How to Make a Cannabis Tincture

By Jon G | September 18, 2017

Originally Published April 29th, 2016.

The cannabis industry is constantly evolving, creating new ways for people to experience this popular plant. People are looking for these techniques online, and what works for some may not work for others. Guides for edibles, THC extraction, the best strains, and methods of smoking seem to be more cut-and-paste and less organic – which inspired me to try my hand at a method that was foreign to me: a tincture. A tincture, as defined by Merriam Webster Dictionary, is “a solution of a medicinal substance in an alcoholic solvent.” In this case, the medicinal substance is cannabis.

For my first attempt creating a cannabis tincture, I used an ounce of Headband shake and 1.5 grams of kief. I chose to use Everclear as a solvent, because of its clear color and high alcohol content. The higher the percentage of alcohol, the greater the extraction of THC from the plant matter. Here is my step-by-step recipe.

Step 1: Get Supplies

Step 2: Grind and Heat the Cannabis

Grind up 1 ounce of cannabis shake or trimmings, seal inside a plastic bag, and place it in the freezer for at least 1 hour. (I read that freezing the plant matter, along with the alcohol, allows for the THC molecules to retain their structure during the solution process).

Next, place the plant matter into an oven-safe pan and spread it evenly. Cover the pan with foil, preheat your oven to 235 F (I used a second thermometer in the oven to make sure the accuracy was as precise as possible), and place the pan in the oven for one hour. The foil reduces the risk of burning the cannabis, and keeps the THC and terpenes from escaping during baking. THC boils at 240°F, which will defeat the purpose of decarboxylation and reduce the potency of the final product, so err on the side of caution if you don’t trust your oven’s temperature gauge. The idea is to activate the THC without losing any in the process. In my research this was a hotly debated process, so after comparing a number of methods I came up with my own and it worked well for me; I used this website as a guideline.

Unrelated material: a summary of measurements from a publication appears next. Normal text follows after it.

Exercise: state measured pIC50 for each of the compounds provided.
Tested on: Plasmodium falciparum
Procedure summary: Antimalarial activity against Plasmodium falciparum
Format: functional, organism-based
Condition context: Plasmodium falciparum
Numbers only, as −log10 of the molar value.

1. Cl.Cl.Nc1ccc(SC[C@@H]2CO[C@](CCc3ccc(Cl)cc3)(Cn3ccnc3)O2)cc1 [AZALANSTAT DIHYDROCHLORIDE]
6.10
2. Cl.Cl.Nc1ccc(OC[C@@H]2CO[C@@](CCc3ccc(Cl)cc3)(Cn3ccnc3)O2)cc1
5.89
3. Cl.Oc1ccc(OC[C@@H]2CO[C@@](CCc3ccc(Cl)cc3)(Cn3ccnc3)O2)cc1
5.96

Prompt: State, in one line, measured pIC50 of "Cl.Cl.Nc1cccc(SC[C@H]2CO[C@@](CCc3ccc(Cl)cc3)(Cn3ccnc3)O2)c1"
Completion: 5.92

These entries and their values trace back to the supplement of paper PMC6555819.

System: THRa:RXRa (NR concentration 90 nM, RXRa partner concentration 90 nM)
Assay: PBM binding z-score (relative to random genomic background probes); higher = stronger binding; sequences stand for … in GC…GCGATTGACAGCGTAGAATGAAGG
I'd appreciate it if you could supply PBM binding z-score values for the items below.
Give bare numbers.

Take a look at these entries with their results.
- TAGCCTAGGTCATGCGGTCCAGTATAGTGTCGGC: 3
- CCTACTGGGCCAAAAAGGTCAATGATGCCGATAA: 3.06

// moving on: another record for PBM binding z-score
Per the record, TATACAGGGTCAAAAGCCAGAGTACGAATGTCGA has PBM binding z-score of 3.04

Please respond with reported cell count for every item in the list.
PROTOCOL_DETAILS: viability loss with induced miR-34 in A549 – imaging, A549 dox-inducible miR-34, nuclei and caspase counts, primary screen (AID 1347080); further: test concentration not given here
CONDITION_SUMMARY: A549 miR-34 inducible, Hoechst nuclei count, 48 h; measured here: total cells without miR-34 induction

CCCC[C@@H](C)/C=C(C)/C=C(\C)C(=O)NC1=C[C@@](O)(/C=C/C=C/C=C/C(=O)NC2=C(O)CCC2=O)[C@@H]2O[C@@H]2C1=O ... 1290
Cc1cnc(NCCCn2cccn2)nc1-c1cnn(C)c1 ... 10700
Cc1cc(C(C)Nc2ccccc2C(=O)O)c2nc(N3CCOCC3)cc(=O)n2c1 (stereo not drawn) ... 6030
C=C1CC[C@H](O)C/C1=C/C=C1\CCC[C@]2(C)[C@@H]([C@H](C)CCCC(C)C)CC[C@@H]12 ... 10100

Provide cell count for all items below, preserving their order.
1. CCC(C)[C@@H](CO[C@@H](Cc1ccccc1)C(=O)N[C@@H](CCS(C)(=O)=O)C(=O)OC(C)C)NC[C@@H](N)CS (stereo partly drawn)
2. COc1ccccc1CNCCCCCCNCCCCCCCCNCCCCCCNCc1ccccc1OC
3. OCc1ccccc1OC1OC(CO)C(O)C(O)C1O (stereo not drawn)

Step 3: Extract Cannabinoids from the Cannabis

Once the decarboxylation process is complete, let the pan cool but keep the foil in place. When the pan is cool to the touch, carefully transfer your cannabis into a large mason jar and add the alcohol. Only pour enough solvent so that it just covers the top of the cannabis.

Stick the jar in your freezer for at least one week to six months. For my experiment, I let mine sit in my freezer for two weeks, shaking the jar for one minute every day. Shaking is important because it disturbs the plant matter, allowing even distribution of the cannabinoids in the solution.

Step 4: Process the Tincture

After your decided duration has passed, use a funnel to pour the entire contents of the jar through a double layer of cheese cloth into another glass vessel. Once the liquid has stopped passing through easily, squeeze and twist the mass in the cheese cloth until all of the liquid is rendered. I encourage you to use gloves when handling the soiled cheese cloth; this tincture can seep into pores very easily and can lead to unintended medication before titration (a method of determining the concentration of a dissolved substance) has been tested.

Now that you have a murky tincture, the next step is to clean out the original jar and dry it thoroughly. Place two coffee filters over the mouth of the jar and secure it in place with a rubber band. Next, slowly pour the tincture through the filter until all of the plant matter is caught in the filter.

Step 5: Enjoy!

There you have it: you now have your very own cannabis tincture! Keep the tincture in a cool, dry place, preferably in an amber bottle (as the colored glass prevents the tincture from deteriorating in sunlight).

This recipe was my first attempt and I must say that I am happy with the results. The end result was about two cups of homemade Headband tincture. To administer the tincture, I use an amber eye dropper bottle for titration. The best way to administer a tincture is with a few drops under the tongue; begin with a few drops, wait for it to take effect, and then determine if you need another drop or two. With this batch, I felt the Headband’s signature tingle along my temple and especially in the back of my neck after 5 drops. The effects took about 15-30 minutes to come on, and lasted around 30 minutes, so start slow and proceed safely.

It’s definitely more for medicinal use over recreational. However, the effects were amplified after smoking cannabis so I caution the reader to test the tincture a few times before adding more factors into the experience. Overall, I am very satisfied with my new recipe, and I hope that this helps other canna cooks like me. Please send us feedback on your own methods and let’s compare notes!

Things I would do differently next time:

  • Use a more potent shake and/or add more kief or hash.
  • Make multiple batches and let them sit for different lengths of time.
Jon G

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